“I think she would have been criticized no matter what she wore,” senior history major Heather Stepro said. “She is very supportive of the president and their kids, and she is still her own person.”

Ann Romney wore one of his gowns, a red, silk knee-length dress, during the RNC. After all the harsh comments de la Renta has declared about the First Lady, he went on The View and apologized for his choice of words against her. He said that “to dress the First Lady of the United States is an enormous privilege.” Although, Michelle has yet to wear his designs.

Freshman marketing major Erika Sira thinks that Michelle’s decision to support African-American designers is a smart move, since they are less common in the fashion industry.

“I believe it was a great decision and a remarkable contribution to the fashion world for the First Lady to showcase an African-American designer’s talents,” she said.

As Election Day draws closer and closer, Michelle Obama continues to support her husband throughout his campaign while managing to stay stylish at the same time.

Stepro said the way the First Lady, or prospective First Lady, presents herself to the public is just as important as what she says onstage. She said what she wears and the image she embodies is just as strong of a message as the political ones puts out by word. “I also liked that she coordinated the nail polish. That tells me she’s not stuck up. She’s a real person… relatable,” Stepro said.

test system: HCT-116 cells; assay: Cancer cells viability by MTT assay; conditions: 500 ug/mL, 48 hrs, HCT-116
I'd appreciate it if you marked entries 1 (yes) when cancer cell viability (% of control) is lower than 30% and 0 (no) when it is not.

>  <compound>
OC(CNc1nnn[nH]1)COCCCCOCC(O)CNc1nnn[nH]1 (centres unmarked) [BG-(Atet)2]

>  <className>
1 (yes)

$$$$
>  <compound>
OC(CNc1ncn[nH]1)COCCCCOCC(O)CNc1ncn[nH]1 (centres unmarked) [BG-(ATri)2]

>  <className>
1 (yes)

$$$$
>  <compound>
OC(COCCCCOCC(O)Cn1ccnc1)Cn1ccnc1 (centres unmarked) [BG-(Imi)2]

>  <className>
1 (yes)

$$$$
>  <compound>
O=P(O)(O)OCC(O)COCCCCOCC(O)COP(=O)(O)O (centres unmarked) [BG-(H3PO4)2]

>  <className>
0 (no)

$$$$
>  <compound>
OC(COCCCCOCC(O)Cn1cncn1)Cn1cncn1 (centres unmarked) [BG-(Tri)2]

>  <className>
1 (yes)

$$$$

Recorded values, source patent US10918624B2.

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4 Comments on De la Renta Condemns Michelle Obama as Fashion Icon

  1. R. Wilson // October 10, 2012 at 7:54 am //

    “I also liked that she coordinated the nail polish. That tells me she’s not stuck up. She’s a real person… relatable,” Stepro said.
    Hilarious. (And indicative of a generation.)
    That sort of correlation has never crossed my mind, nor have I ever heard anyone say anything like it about Anyone.
    I would have left this quote out.


  2. Seriously? The fashioin style of Michelle Obama is very important. Obviously the writer was making a comparison between her choice and Ann Romney’s choice of attire to present their husbands onto the stage. Everything you do when you are in their position send out a very loud message including your choice in attire. It is all about image. Ann Romney says she supports small businesses and yet decides to spend $2000+ on a new dress? While Michelle spends less than half that on her entire outfit. Yes I do believe there is some reading between the lines that needs to be done. Fashion, when you are in their position says a lot about who you are.


  3. Colin Cummins // September 13, 2012 at 1:08 pm //

    and is this really a story about the fashion style of Michelle Obama? Write something real.


  4. Colin Cummins // September 13, 2012 at 1:05 pm //

    That is my photo, it is not courtesy of facebook it is courtesy of Colin Cummins, Indiana University. Wow- I guess the J-school at UTampa is not as ethical as we are here at IU. Credit it please.